Karl Schafer says he has tried for hundreds of jobs since he was laid off from a truck factory more than two years ago. Still waiting to get hired, the 52-year-old Ohio man has suffered the indignity of applying for food stamps and asking his elderly mother for help.
Weary of her own job search, former customer service representative Wagma Omar, 40, of Mission Viejo is thinking about applying for a dangerous civilian job in Afghanistan.
And in California's wine country, Kay Stephens, 56, is frantically looking to cut her living expenses so her unemployment doesn't become a burden to her 30-year-old daughter.
Schafer, Omar and Stephens are among the increasing number of unemployed Americans whose burdens just got heavier: They've exhausted their 99 weeks of jobless benefits and must now figure out how to get by on ever more meager resources.
In California, state officials estimate there are nearly 100,000 people who are still looking for work but can no longer draw an unemployment check. Federal labor officials could not provide a number nationally, but private-sector experts say it could easily top 1 million.
What is certain is that, as the jobless rate remains stubbornly high, more Americans will have to face the challenge of making ends meet without a monthly check.
"People are going off a cliff and we're not really doing anything about it," said Andrew Stettner, deputy director of the National Employment Law Project. "That's not great public policy."
Once unemployment benefits run out, people are eligible for general relief -- but that pays a maximum of $221 a month in Los Angeles County, compared with as much as nearly $2,000 a month for unemployment. Only workers with dependent children are eligible for welfare.
Worried that they could lose their homes and get put out on the street, thousands of "99ers," as they call themselves, are banding together to agitate for another extension. On Friday they're kicking off a "Mayday SOS" campaign, faxing and e-mailing Congress their resumes, along with pleas for more benefits.
"The have-nots are going to be in great multitudes, and they will uprise," said Donalee King, 51, of San Diego, who runs an Internet radio forum dedicated to the cause.
A series of extensions passed by Congress in 2008 and 2009 prolonged the benefits for an unprecedented period: 99 weeks in states with high unemployment, such as California. There have never been benefits available for so long, said Loree Levy, spokeswoman for the state Employment Development Department.
The last extension was approved in November 2009, giving the unemployed an extra 20 weeks of checks. But people eligible for those additional weeks are losing their benefits now, and a further extension is considered unlikely given the massive federal budget deficit.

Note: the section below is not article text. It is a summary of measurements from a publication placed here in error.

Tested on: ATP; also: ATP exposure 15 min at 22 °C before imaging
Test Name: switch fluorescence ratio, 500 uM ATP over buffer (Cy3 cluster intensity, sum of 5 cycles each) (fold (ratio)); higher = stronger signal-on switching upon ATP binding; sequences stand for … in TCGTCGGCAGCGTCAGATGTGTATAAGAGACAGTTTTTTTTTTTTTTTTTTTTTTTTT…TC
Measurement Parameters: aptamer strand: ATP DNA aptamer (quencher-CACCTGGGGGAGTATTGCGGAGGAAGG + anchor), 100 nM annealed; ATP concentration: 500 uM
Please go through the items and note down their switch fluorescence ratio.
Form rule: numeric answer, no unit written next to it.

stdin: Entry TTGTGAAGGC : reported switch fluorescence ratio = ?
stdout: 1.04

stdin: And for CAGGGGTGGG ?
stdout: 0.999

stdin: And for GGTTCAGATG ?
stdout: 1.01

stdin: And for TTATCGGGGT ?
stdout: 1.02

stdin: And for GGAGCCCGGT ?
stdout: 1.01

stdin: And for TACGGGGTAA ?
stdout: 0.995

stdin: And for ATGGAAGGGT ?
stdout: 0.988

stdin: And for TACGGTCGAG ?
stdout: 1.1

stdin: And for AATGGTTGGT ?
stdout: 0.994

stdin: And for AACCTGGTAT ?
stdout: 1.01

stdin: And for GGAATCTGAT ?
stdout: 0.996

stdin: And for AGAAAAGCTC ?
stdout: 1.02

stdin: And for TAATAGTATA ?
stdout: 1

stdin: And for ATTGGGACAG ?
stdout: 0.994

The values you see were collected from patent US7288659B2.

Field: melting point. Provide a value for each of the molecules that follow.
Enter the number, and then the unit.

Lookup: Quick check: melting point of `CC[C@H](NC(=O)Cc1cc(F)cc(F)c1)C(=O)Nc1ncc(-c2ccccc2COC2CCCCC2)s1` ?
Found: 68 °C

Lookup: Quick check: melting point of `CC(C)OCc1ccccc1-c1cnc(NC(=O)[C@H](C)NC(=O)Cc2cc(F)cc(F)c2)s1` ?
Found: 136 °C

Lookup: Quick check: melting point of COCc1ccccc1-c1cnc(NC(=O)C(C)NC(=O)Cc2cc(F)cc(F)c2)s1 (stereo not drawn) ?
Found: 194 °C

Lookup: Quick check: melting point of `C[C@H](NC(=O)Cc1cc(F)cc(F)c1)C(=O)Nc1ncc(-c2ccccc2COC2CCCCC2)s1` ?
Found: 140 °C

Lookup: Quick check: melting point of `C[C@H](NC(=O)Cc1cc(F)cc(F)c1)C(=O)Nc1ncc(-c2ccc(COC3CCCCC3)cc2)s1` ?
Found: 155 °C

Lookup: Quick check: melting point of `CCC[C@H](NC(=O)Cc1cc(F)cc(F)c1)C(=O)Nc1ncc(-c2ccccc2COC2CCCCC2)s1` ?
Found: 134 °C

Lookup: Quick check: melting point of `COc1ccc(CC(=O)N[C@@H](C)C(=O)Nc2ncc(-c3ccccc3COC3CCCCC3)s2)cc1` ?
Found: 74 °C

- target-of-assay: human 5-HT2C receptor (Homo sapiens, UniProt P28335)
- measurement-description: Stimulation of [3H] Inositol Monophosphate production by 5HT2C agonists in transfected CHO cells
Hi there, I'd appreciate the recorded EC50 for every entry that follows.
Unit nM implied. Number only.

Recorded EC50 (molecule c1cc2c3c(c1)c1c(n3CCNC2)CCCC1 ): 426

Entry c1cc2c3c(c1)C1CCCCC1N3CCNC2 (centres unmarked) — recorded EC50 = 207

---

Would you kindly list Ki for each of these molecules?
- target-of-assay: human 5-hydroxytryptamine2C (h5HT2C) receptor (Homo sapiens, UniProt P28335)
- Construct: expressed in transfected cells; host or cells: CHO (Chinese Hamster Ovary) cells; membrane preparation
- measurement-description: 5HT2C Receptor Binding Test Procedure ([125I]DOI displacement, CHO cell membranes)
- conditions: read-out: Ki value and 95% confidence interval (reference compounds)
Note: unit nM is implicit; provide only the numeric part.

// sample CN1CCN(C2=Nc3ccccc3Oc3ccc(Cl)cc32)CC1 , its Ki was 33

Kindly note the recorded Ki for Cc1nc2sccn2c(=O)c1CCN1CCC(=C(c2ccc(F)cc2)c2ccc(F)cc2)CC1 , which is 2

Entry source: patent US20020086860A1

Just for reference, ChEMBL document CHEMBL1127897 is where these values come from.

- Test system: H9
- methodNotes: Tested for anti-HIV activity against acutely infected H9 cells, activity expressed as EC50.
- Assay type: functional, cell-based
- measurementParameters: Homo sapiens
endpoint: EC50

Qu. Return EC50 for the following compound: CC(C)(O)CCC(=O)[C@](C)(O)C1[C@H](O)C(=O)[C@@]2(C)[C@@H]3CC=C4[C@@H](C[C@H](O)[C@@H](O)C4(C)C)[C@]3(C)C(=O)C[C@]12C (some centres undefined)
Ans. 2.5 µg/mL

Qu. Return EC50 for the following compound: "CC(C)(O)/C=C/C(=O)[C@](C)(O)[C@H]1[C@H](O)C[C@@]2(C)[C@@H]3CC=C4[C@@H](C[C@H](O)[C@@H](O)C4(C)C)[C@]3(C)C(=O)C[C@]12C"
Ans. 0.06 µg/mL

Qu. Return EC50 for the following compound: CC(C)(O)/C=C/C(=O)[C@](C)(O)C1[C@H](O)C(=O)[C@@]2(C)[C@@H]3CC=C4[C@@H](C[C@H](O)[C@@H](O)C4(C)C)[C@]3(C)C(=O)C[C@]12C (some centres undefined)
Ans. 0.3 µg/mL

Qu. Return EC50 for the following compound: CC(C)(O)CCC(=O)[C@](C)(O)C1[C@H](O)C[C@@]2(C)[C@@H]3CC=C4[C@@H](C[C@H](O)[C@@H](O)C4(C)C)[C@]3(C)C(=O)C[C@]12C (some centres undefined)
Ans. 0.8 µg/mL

That's left the 99ers to fend for themselves. In interviews, people who have recently lost their benefits say they are pursuing a variety of strategies, including turning to family members for help, putting expenses on credit cards and applying for food stamps and other social services.
In Chicago, 55-year-old Cyndi Safstrom said she went through her retirement savings and is renting out rooms in her house to earn money. In Fresno, Rebecca Morgado, 34, had to tell her daughter that prom was out of the question, because her unemployment checks ran out and she hasn't been able to find a job since being laid off as a food quality inspector.
Among unemployed people in their 50s, a common worry is that they will never find steady work again, forcing them to scrape by until they are eligible for Social Security benefits. In March there were 3.5 million unemployed people age 50 and older, Labor Department statistics show. That's more than double the number in March 2008.
Schafer, the laid-off factory worker, is ashamed to admit that when his benefits ran out he turned to his elderly mother for financial assistance, even though her only income is Social Security. He also applied for food stamps. He's luckier than most -- his wife is still employed, but the income from her job as a teacher's aide isn't enough to pay the bills, especially since they have college expenses for three children.
Schafer never went to college himself and figures he's too old to go back to school. So he just keeps telling himself he's going to find work, although the signs so far in his rural town have not been good.
"I'm a good worker, and it's extremely hard," Schafer said, the desperation creeping into his voice. "I was a $50,000-a-year worker, and now I'm reduced to zero."
Some families are coping with unemployment by moving in together to cut costs. Omar lives free in her sister's Mission Viejo home, as do another unemployed sister and their mother.
"It's one person putting food on the table for everybody," said Omar, who cashed her last unemployment check this month.